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Transitioning to Exchange 2007

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Transitioning to Exchange 2007 - 16.Feb.2008 3:07:46 PM   


Posts: 19
Joined: 17.Jan.2008
Status: offline
My current environment consist of 2 server.

Server 1: Front End Exchange (handling all OWA, OMA, and mail filtering)
Server 2: Backup End exchange (containing all mailbox)

Both server are sitting behind a firewall with port forwarding SMTP, HTTP and HTTPS to Server 1 and allowing all outgoing SMTP traffic from Server 2.

This setup has been working well for almost 4 years now.  Now we are about to transition to exchange 2007 and I can't get my head around the edge transport role and hub transport role.

I have purchase 2 new server to transition exchange 2003 to 2007.

NewServer 1 and NewServer 2.

Everything I have read seem to indicated that I should put the Edge Transport Role into NewServer 2 and put the rest of the server role into NewServer 1.  Then port forward SMTP traffic to NewServer 2.  However, my concern is I am will force to expose NewServer 1 to the internet inorder to allow user access to OWA and OMA.  I still think that the Front End Exchange server should be handling all that role.  My solution so far is to the following.. I hope someone can tell me if this will work or not.

NewServer 1 Hub Transport Role and Mailbox Store role. 
NewServer 2: Hub Transport Role and Client Access Role

Then port forward SMTP, HTTP and HTTPS to NewServer 2 and allow all outgoing SMTP traffic to NewServer 1.

Thank you in advance.
Post #: 1
RE: Transitioning to Exchange 2007 - 16.Feb.2008 3:45:59 PM   
Elan Shudnow


Posts: 897
Joined: 4.Jan.2007
From: Chicago, IL
Status: offline
One of the things to keep in mind, is that you won't have true load balancing if you do put the Hub Transport role on the Mailbox Server Role as the Mailbox Server will always use it's own Hub Transport role first.  So it'll be more of a redundancy type of solution rather than a load balancing.

So with two servers, you could do the following:
Server 1: Edge in DMZ
Server2: HUB/CAS/Mailbox


Server1: CAS
Server2: HUB/Mailbox


Server1: CAS/HUB
Server2: HUB/Mailbox


Server1: CAS/HUB
Server2: HUB/CAS/Mailbox

More of all this depends on the amount of redundancy you want built into the Exchange organization.  Since you are coming from a single FE and a single BE, I'd assume you don't have many redundancy requirements.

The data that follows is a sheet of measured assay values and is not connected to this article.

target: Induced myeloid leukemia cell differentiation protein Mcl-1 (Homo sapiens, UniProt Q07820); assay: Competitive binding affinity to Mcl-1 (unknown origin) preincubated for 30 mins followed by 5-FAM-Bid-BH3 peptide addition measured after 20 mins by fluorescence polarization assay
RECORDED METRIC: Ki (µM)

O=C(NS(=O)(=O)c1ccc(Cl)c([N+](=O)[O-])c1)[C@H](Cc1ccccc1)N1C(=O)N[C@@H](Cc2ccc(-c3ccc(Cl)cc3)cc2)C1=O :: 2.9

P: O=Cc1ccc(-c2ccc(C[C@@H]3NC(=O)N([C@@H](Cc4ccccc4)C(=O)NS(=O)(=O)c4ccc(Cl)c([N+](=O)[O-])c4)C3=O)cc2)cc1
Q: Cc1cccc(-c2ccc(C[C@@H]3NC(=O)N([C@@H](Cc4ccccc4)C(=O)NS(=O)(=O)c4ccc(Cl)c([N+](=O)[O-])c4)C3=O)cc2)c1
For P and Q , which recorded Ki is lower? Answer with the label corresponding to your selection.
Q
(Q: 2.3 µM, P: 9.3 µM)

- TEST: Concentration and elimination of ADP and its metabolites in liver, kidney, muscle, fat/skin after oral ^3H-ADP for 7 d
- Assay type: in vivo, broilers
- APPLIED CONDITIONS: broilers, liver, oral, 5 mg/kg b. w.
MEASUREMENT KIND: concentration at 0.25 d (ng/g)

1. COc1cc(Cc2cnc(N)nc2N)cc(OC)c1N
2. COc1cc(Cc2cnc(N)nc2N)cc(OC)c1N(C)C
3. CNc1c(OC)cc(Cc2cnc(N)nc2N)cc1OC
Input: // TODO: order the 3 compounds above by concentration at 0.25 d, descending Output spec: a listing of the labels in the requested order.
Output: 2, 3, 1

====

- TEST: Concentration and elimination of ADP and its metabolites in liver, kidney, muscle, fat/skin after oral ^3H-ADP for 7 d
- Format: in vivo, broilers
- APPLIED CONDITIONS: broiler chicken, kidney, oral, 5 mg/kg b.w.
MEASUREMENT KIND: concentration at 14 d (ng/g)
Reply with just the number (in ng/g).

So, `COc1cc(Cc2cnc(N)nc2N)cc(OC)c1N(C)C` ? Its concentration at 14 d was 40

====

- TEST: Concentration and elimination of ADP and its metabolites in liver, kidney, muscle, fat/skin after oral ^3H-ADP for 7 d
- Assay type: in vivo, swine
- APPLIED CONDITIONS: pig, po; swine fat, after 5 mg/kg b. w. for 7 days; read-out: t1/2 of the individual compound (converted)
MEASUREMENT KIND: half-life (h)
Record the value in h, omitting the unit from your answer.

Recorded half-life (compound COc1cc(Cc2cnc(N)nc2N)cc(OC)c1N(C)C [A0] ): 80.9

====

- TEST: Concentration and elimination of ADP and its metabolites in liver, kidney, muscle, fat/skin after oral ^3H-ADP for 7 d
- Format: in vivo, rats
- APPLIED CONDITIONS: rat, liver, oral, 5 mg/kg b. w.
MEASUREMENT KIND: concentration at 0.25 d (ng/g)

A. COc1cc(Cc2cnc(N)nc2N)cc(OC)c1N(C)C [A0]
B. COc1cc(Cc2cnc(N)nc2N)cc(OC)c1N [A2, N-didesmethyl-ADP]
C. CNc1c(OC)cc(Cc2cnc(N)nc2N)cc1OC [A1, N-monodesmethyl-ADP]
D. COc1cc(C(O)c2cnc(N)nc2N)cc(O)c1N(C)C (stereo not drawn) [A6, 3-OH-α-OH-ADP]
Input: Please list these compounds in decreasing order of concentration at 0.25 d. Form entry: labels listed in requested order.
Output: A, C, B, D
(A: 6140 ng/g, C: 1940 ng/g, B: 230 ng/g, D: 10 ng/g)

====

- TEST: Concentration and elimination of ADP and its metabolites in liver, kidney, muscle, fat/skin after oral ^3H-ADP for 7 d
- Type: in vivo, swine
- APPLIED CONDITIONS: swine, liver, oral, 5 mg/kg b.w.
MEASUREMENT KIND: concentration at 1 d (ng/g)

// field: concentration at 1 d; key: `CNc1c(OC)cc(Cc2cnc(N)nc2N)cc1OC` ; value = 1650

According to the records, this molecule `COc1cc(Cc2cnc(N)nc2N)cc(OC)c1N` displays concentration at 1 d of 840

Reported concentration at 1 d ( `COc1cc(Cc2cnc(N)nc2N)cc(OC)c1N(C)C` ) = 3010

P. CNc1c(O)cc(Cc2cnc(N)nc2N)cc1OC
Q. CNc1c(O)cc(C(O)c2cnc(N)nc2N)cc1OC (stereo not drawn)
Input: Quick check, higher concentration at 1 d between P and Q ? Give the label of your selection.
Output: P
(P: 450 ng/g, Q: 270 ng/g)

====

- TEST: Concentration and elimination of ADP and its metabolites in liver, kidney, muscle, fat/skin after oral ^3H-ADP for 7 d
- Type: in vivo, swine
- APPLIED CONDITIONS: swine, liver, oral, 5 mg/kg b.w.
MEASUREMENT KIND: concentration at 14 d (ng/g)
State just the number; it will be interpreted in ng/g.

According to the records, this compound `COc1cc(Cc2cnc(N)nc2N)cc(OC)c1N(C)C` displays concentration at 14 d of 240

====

I'd personally skip the Edge Transport server and just go with a HUB/CAS and then a dedicated Mailbox server.  I'd then go for ISA 2006 when budget allows so you can reverse proxy OWA, Outlook Anywhere (RPC/HTTP), and ActiveSync.  You can even publish your SMTP servers so your MX record will hit ISA and ISA will just reverse proxy the SMTP traffic back to your HUB server.

If you do go with an Edge, then you could put all your roles on your remaining Exchange box, then when budget allows, get another server, move the roles to the new server, or even add the roles to the new server and do NLB for the CAS.  And then add another box for ISA in the future.

As you can see, there's many different options.  None are really wrong, it just depends on your business requirements.


Elan Shudnow
Exchange MVP

(in reply to Nelsonm)
Post #: 2
RE: Transitioning to Exchange 2007 - 17.Feb.2008 1:15:22 PM   


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Joined: 17.Jan.2008
From: Somewhere near London, UK
Status: offline
As far as I am concerned Edge is a waste of money. I can achieve 90% of what Edge does using other products for less than Exchange 2007 license (there is a point where it becomes cheaper to use an Edge, but that is quite high).

If Edge supported more than just SMTP then it would become useful. It doesn't - it is for SMTP email only.
If you want to protect OWA interfaces (there is no OMA) then you should use an ISA server as already indicated. Whether you should have a dedicated mailbox server or not is not something I can make a comment on as you haven't provided any information about load, users and store size.

Without an ISA you aren't really gaining anything by having a separate CAS. As with Frontend servers, they should not be deployed for security, but for load reasons. With Exchange 2003 having a frontend server does nothing to improve the security of your network - only using something like ISA does that.



Simon Butler,
Exchange MVP
Blog: http://blog.sembee.co.uk/
Web: http://www.amset.info/
In the UK? Hire me: http://www.sembee.co.uk/
Exchange Resources: http://exbpa.com/

(in reply to Elan Shudnow)
Post #: 3

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